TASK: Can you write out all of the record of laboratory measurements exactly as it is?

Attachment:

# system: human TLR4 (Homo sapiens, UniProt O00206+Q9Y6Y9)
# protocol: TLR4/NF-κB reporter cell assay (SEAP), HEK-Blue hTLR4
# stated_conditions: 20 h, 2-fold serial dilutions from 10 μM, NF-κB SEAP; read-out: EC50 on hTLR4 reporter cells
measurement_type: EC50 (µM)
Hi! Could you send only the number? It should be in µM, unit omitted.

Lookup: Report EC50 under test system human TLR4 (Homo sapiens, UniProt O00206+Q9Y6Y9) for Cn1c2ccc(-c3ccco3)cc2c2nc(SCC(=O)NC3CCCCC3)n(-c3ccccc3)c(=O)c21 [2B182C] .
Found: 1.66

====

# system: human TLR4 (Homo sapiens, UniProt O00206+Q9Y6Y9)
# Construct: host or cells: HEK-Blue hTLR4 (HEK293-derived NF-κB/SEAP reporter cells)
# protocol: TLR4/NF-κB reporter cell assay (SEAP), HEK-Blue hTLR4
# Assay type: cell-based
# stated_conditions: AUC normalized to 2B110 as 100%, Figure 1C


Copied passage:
# system: human TLR4 (Homo sapiens, UniProt O00206+Q9Y6Y9)
# protocol: TLR4/NF-κB reporter cell assay (SEAP), HEK-Blue hTLR4
# stated_conditions: 20 h, 2-fold serial dilutions from 10 μM, NF-κB SEAP; read-out: EC50 on hTLR4 reporter cells
measurement_type: EC50 (µM)
Hi! Could you send only the number? It should be in µM, unit omitted.

Lookup: Report EC50 under test system human TLR4 (Homo sapiens, UniProt O00206+Q9Y6Y9) for Cn1c2ccc(-c3ccco3)cc2c2nc(SCC(=O)NC3CCCCC3)n(-c3ccccc3)c(=O)c21 [2B182C] .
Found: 1.66

====

# system: human TLR4 (Homo sapiens, UniProt O00206+Q9Y6Y9)
# Construct: host or cells: HEK-Blue hTLR4 (HEK293-derived NF-κB/SEAP reporter cells)
# protocol: TLR4/NF-κB reporter cell assay (SEAP), HEK-Blue hTLR4
# Assay type: cell-based
# stated_conditions: AUC normalized to 2B110 as 100%, Figure 1C